In late January 2014, the bypass gate in one of Hamilton’s nine overflow tanks, designed to capture the city’s residential and commercial wastewater until it can be treated, was left open. Sewage began quietly leaking out of a fifteen-centimetre gap into Chedoke Creek, which, about a kilometre downstream, empties into an enormous body of placid water called Cootes Paradise.
At first glance, Cootes Paradise is exactly that—more than six square kilometres of lake and marshland, oak and white pine forests, all teeming with herons, cormorants, and turtles. Cootes Paradise is home to hundreds of species of plant and animal, some of them—like the wood thrush—endangered or on the verge of becoming so. The area holds many grandiose-sounding designations: federally, it is a National Historic Site, an Important Bird Area, and an Important Reptile and Amphibian Area; provincially, it’s an Area of Natural and Scientific Interest, an Environmentally Sensitive Area, and a Provincially Significant Wetland. Named after Thomas Coote, a British captain who hunted waterfowl there during the American Revolutionary War, Cootes Paradise today is part of the Royal Botanical Gardens, which were formally established, in 1941, to protect and manage the area. It is a rare urban marshland on the shores of Lake Ontario, into which the water of Cootes Paradise flows.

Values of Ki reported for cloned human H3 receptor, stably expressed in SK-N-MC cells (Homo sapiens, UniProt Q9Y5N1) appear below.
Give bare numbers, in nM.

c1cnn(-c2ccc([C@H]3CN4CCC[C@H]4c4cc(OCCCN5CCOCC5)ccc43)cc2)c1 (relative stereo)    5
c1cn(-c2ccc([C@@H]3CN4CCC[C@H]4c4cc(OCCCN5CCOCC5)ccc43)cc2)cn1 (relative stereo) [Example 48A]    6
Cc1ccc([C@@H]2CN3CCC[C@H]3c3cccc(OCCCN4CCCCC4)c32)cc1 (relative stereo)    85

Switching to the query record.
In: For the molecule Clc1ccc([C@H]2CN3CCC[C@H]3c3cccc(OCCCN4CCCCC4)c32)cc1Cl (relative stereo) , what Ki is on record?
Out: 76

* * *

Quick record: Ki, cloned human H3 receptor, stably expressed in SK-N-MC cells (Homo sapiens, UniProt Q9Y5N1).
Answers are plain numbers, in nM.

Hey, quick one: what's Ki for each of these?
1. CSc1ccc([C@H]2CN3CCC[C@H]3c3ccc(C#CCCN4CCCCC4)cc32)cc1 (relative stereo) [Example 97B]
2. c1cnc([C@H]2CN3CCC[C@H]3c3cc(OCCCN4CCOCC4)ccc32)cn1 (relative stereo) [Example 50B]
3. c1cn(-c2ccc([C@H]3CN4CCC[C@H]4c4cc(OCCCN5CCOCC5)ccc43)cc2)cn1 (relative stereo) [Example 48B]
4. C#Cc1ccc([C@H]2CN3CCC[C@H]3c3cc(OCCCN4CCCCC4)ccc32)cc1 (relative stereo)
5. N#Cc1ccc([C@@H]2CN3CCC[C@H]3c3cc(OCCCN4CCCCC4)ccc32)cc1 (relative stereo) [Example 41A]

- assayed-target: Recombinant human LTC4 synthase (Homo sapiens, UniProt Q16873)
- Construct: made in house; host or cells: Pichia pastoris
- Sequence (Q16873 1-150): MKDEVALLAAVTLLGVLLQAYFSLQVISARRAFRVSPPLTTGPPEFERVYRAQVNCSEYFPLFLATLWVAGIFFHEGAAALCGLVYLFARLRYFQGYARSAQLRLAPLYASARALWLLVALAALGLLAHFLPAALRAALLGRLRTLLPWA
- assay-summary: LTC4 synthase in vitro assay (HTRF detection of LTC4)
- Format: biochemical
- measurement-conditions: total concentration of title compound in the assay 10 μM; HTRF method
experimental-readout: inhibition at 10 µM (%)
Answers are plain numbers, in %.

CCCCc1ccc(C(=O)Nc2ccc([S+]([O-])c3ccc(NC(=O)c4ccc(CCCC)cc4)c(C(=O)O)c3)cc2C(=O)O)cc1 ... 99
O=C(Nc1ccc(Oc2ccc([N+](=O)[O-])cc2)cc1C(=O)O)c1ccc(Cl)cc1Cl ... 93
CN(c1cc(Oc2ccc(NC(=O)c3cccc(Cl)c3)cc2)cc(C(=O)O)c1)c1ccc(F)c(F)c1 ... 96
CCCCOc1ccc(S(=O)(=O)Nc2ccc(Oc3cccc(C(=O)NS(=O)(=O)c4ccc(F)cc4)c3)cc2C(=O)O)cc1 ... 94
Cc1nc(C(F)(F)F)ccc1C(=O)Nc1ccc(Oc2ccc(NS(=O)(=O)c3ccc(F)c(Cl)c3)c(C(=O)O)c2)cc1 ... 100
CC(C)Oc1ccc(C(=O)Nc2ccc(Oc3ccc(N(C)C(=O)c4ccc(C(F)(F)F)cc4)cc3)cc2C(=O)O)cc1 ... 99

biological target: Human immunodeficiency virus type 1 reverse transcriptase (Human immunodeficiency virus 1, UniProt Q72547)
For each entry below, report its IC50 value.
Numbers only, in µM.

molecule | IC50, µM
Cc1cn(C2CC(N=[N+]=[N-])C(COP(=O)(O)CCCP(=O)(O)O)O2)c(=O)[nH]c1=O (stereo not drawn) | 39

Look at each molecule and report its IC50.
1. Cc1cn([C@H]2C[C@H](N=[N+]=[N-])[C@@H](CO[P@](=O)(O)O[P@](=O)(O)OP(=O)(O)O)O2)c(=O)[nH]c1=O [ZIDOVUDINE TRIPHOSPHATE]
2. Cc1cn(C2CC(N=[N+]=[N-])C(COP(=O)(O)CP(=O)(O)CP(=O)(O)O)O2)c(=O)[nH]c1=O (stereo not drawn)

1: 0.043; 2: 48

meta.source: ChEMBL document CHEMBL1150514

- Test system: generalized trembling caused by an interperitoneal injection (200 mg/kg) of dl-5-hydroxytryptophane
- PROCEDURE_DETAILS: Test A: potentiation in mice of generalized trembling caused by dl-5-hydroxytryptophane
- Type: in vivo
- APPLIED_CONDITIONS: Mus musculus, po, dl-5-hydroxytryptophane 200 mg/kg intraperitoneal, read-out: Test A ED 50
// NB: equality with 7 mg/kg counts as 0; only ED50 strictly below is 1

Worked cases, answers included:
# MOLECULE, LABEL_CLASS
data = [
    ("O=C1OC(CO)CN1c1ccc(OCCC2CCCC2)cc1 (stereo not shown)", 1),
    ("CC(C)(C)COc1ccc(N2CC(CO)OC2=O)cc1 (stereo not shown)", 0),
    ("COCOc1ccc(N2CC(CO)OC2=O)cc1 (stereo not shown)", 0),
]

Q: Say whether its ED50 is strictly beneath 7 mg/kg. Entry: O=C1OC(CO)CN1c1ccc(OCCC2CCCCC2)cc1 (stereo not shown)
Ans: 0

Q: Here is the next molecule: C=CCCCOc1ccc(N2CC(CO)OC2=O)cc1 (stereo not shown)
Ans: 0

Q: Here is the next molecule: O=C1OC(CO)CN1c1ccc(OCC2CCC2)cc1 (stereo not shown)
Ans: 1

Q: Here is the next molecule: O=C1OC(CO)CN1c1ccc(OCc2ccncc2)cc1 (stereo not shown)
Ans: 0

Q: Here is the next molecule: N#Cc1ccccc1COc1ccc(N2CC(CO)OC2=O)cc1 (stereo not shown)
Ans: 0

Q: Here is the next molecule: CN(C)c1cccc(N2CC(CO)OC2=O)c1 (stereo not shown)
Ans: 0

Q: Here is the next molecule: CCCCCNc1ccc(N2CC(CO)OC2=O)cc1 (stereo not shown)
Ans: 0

In summer, kayaks and canoes slip across its surface; in winter, the shallow water often freezes solid, creating an enormous outdoor public skating rink. But underneath these idyllic scenes is tainted water, thick with human feces and raw sewage. And that messy reality is far from an exception: as recently as 2017, Canada’s municipalities were dumping more than 270 million cubic metres of untreated wastewater, or roughly 75,000 seriously fouled Olympic-sized pools, directly into rivers and oceans. Much of it goes unnoticed. The 2014 leak in Hamilton went undetected for years and allowed “combined sewage”—untreated wastewater mixed with stormwater runoff—to foul Chedoke Creek and Cootes Paradise. The story is a depressingly apt illustration of the struggle many older urban centres face in dealing with their effluent and of our tendency to treat bodies of water like naturally occurring toilets.